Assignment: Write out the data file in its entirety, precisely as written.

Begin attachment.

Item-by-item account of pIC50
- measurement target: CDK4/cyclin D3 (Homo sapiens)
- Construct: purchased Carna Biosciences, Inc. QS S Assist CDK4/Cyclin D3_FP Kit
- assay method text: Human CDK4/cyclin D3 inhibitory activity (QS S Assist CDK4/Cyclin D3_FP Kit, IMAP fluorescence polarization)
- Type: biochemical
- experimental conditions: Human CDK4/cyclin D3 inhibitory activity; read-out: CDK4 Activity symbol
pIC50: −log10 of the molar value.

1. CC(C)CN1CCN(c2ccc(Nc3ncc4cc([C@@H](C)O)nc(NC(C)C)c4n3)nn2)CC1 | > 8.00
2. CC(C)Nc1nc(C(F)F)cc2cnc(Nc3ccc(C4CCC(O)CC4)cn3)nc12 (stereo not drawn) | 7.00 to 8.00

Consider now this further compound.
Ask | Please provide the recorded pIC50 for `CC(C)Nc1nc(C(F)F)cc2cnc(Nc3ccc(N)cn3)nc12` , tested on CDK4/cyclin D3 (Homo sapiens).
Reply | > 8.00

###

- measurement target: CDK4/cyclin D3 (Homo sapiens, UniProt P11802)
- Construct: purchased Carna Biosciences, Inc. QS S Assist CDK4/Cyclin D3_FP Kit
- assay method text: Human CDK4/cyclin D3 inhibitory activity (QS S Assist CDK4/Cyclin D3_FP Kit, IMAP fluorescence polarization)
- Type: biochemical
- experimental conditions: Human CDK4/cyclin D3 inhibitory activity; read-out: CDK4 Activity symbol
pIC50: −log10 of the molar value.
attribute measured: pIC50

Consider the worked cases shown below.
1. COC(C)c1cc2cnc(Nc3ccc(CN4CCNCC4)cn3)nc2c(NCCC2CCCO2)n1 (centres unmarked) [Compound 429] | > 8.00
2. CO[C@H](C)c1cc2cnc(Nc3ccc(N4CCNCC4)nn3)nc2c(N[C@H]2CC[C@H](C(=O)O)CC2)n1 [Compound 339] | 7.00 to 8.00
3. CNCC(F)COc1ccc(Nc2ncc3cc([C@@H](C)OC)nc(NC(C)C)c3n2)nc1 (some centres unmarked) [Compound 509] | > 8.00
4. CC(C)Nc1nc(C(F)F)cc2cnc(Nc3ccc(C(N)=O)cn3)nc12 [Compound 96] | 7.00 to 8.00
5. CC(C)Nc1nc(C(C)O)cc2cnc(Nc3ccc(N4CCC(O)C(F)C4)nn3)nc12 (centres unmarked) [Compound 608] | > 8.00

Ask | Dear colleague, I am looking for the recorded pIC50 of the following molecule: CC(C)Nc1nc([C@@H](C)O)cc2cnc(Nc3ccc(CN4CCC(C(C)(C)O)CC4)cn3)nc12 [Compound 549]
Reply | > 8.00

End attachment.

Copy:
Item-by-item account of pIC50
- measurement target: CDK4/cyclin D3 (Homo sapiens)
- Construct: purchased Carna Biosciences, Inc. QS S Assist CDK4/Cyclin D3_FP Kit
- assay method text: Human CDK4/cyclin D3 inhibitory activity (QS S Assist CDK4/Cyclin D3_FP Kit, IMAP fluorescence polarization)
- Type: biochemical
- experimental conditions: Human CDK4/cyclin D3 inhibitory activity; read-out: CDK4 Activity symbol
pIC50: −log10 of the molar value.

1. CC(C)CN1CCN(c2ccc(Nc3ncc4cc([C@@H](C)O)nc(NC(C)C)c4n3)nn2)CC1 | > 8.00
2. CC(C)Nc1nc(C(F)F)cc2cnc(Nc3ccc(C4CCC(O)CC4)cn3)nc12 (stereo not drawn) | 7.00 to 8.00

Consider now this further compound.
Ask | Please provide the recorded pIC50 for `CC(C)Nc1nc(C(F)F)cc2cnc(Nc3ccc(N)cn3)nc12` , tested on CDK4/cyclin D3 (Homo sapiens).
Reply | > 8.00

###

- measurement target: CDK4/cyclin D3 (Homo sapiens, UniProt P11802)
- Construct: purchased Carna Biosciences, Inc. QS S Assist CDK4/Cyclin D3_FP Kit
- assay method text: Human CDK4/cyclin D3 inhibitory activity (QS S Assist CDK4/Cyclin D3_FP Kit, IMAP fluorescence polarization)
- Type: biochemical
- experimental conditions: Human CDK4/cyclin D3 inhibitory activity; read-out: CDK4 Activity symbol
pIC50: −log10 of the molar value.
attribute measured: pIC50

Consider the worked cases shown below.
1. COC(C)c1cc2cnc(Nc3ccc(CN4CCNCC4)cn3)nc2c(NCCC2CCCO2)n1 (centres unmarked) [Compound 429] | > 8.00
2. CO[C@H](C)c1cc2cnc(Nc3ccc(N4CCNCC4)nn3)nc2c(N[C@H]2CC[C@H](C(=O)O)CC2)n1 [Compound 339] | 7.00 to 8.00
3. CNCC(F)COc1ccc(Nc2ncc3cc([C@@H](C)OC)nc(NC(C)C)c3n2)nc1 (some centres unmarked) [Compound 509] | > 8.00
4. CC(C)Nc1nc(C(F)F)cc2cnc(Nc3ccc(C(N)=O)cn3)nc12 [Compound 96] | 7.00 to 8.00
5. CC(C)Nc1nc(C(C)O)cc2cnc(Nc3ccc(N4CCC(O)C(F)C4)nn3)nc12 (centres unmarked) [Compound 608] | > 8.00

Ask | Dear colleague, I am looking for the recorded pIC50 of the following molecule: CC(C)Nc1nc([C@@H](C)O)cc2cnc(Nc3ccc(CN4CCC(C(C)(C)O)CC4)cn3)nc12 [Compound 549]
Reply | > 8.00